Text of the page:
I am an enthusiastic early career scientist with an interdisciplinary training and a strong computational background. My interests lie in leveraging the information hidden in large-scale omics data for better understanding of the mutational processes causing human cancer, for identifying potential cancer prevention strategies, and for developing novel approaches for targeted cancer treatment.
My research has been focused on understanding mutational processes in human cancer through the use of mutational signatures. In 2013, I developed the first comprehensive map of the signatures of the mutational processes that cause somatic mutations in human cancer. This work was published in several well-regarded scientific journals and highlighted by the American Society of Clinical Oncology as a milestone in the fight against cancer. More recently, I mapped the signatures of the clock-like mutational processes operative in normal somatic cells, demonstrated that mutational signatures have the potential to be used for targeted cancer therapy, and identified the mutational signatures associated with tobacco smoking. My interests, expertise, and interpersonal skills are backed up by more than 100 scientific publications, prestigious national and international awards, as well as work experience in government laboratories, renowned universities, and leading consulting companies.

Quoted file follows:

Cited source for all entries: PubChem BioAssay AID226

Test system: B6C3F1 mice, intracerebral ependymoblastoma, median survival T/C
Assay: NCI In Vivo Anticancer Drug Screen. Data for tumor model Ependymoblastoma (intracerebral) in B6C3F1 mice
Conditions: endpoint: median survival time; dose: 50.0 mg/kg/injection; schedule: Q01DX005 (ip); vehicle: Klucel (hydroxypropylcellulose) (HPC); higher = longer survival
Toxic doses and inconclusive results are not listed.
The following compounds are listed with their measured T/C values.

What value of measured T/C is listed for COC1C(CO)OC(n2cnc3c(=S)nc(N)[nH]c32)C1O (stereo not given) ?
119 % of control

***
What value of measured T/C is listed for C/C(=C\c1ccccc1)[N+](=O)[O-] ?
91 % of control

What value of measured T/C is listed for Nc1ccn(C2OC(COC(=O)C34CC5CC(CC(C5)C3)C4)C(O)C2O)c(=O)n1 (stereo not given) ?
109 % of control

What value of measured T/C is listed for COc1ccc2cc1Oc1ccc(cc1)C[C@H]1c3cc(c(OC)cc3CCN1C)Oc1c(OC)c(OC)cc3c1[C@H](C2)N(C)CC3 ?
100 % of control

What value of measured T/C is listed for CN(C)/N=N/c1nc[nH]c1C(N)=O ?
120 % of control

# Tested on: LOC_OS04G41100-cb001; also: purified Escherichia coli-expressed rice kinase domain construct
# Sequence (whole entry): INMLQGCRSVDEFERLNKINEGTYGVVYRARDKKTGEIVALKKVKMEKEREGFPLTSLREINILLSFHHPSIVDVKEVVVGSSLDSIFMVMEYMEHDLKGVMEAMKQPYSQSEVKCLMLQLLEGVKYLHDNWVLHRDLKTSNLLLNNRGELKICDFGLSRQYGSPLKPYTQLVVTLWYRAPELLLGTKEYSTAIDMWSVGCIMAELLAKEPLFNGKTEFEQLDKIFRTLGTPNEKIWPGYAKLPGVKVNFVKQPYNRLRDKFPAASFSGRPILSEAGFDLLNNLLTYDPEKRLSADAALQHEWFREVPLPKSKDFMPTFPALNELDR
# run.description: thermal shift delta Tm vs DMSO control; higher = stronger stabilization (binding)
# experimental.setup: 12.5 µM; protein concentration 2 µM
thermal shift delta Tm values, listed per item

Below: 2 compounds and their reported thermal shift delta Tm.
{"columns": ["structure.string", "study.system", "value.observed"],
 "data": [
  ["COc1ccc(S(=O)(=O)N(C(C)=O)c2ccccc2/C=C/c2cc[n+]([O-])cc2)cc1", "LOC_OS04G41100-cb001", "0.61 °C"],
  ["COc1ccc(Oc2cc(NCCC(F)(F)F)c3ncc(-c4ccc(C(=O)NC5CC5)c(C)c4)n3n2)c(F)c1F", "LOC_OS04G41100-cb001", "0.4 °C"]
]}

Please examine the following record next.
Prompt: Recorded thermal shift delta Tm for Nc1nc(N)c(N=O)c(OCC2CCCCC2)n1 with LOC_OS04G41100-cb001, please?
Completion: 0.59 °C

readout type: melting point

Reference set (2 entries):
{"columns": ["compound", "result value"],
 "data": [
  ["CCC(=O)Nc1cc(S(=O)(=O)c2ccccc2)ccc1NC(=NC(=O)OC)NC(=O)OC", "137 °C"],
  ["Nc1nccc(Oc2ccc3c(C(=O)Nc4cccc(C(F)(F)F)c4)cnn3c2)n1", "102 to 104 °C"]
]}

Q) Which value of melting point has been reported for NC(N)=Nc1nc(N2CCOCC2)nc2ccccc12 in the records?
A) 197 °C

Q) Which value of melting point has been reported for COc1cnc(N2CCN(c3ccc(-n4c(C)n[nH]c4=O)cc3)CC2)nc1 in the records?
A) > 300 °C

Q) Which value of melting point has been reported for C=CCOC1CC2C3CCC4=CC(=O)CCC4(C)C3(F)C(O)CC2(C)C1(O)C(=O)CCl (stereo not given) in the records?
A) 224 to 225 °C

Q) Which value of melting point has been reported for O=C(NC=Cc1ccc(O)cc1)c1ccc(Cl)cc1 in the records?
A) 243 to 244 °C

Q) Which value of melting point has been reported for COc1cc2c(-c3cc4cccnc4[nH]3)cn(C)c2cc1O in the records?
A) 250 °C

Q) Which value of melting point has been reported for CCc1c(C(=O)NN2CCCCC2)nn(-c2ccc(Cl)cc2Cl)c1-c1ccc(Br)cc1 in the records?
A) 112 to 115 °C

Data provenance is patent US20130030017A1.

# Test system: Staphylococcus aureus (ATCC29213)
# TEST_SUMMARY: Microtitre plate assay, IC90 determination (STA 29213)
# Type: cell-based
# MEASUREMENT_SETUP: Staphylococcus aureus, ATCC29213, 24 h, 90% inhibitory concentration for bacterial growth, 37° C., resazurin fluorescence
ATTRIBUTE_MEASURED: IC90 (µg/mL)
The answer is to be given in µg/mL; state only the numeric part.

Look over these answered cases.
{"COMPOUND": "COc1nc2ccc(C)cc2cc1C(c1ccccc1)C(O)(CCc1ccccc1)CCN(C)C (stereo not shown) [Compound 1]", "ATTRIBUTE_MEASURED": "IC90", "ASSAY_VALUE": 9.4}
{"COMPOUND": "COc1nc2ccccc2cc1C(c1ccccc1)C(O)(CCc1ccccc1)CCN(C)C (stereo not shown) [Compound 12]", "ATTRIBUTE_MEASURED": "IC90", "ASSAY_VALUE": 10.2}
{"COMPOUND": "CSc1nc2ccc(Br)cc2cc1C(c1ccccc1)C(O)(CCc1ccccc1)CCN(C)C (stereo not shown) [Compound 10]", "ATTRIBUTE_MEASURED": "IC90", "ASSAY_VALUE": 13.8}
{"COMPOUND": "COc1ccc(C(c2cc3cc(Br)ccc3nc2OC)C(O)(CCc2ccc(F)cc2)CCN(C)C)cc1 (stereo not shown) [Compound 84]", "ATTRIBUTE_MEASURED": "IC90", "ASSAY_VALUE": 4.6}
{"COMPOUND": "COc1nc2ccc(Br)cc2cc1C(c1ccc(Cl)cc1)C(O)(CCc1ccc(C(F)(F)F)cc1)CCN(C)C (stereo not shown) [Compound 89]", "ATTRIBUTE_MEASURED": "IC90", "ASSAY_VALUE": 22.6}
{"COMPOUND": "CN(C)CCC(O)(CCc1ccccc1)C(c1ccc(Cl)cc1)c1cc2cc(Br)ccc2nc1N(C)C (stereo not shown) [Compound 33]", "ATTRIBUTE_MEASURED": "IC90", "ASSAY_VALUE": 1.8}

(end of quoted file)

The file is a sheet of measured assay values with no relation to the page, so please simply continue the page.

During the past few years, I have received multiple awards for my work on mutational signatures in human cancer. Most recently, I was awarded a 2020 NIEHS Outstanding New Environmental Scientist Award.